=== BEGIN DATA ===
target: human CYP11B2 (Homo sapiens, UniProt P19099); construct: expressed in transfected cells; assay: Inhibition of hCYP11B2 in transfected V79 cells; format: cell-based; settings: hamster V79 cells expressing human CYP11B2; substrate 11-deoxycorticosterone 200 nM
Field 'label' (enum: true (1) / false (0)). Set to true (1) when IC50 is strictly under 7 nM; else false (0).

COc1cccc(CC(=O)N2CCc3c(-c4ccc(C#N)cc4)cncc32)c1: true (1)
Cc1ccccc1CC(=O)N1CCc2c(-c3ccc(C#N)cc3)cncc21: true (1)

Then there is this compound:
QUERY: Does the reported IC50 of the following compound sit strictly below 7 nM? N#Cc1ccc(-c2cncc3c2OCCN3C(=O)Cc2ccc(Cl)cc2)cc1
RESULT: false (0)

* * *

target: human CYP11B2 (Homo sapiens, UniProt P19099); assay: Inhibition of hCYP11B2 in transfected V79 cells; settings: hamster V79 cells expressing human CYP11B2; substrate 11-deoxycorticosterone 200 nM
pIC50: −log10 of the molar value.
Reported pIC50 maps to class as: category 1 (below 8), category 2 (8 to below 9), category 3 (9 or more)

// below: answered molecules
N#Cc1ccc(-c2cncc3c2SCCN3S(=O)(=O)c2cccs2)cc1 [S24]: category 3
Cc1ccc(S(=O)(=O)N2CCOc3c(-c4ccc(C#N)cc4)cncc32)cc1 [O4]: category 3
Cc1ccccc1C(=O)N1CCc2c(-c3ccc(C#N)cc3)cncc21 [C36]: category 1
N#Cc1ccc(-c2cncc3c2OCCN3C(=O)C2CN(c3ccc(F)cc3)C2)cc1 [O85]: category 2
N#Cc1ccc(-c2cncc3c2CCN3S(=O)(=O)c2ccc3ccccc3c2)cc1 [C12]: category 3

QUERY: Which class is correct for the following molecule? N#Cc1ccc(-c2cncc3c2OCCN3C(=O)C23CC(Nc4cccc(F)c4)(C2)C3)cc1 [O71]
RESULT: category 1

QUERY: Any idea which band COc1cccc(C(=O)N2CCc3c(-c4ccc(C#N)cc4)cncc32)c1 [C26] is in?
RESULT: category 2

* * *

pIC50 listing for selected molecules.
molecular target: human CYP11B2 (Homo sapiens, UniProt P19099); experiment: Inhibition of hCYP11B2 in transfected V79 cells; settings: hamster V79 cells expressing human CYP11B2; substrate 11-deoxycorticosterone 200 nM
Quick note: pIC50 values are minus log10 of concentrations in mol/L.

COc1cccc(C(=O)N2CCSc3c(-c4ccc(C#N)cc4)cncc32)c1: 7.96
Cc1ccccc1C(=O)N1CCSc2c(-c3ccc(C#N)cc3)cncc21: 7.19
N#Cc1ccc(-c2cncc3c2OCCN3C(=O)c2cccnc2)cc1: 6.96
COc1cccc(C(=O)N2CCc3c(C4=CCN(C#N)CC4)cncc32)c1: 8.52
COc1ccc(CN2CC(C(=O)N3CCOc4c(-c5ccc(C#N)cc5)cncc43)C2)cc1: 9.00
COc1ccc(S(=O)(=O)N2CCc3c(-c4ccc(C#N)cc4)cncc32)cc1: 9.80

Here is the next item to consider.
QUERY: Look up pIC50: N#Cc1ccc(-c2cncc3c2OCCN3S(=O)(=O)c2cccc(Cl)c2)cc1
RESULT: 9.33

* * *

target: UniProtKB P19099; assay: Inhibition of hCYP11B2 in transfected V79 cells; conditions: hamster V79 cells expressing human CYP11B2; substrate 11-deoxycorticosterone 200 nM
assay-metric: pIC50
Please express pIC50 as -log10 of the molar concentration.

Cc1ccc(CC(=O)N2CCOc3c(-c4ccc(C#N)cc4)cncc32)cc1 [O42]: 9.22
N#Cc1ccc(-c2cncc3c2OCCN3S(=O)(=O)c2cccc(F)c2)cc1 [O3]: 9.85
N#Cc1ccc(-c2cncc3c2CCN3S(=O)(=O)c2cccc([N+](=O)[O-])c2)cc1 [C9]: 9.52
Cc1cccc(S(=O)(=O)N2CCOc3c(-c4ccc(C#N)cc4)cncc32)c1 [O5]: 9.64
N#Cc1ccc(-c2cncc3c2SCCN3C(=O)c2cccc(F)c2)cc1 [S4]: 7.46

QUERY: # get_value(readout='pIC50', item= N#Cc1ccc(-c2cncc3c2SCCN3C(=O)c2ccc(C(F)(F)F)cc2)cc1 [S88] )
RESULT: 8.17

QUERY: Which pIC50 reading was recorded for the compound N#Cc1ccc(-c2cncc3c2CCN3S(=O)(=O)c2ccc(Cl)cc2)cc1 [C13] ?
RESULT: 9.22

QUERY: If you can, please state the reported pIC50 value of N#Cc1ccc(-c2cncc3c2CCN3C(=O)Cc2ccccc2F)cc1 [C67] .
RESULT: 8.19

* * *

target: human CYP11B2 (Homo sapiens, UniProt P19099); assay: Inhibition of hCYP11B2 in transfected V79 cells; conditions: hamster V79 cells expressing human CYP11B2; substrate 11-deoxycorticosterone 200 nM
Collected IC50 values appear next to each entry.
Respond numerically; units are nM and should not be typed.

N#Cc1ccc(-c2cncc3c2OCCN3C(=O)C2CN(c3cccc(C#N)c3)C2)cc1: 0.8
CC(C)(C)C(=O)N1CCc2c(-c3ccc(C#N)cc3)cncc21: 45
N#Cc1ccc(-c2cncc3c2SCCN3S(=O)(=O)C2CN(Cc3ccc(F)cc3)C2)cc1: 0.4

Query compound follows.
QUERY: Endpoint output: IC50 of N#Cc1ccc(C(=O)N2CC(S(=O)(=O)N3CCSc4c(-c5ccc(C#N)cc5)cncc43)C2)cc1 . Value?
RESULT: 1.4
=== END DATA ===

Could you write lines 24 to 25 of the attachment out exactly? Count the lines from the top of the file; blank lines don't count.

molecular target: human CYP11B2 (Homo sapiens, UniProt P19099); experiment: Inhibition of hCYP11B2 in transfected V79 cells; settings: hamster V79 cells expressing human CYP11B2; substrate 11-deoxycorticosterone 200 nM
Quick note: pIC50 values are minus log10 of concentrations in mol/L.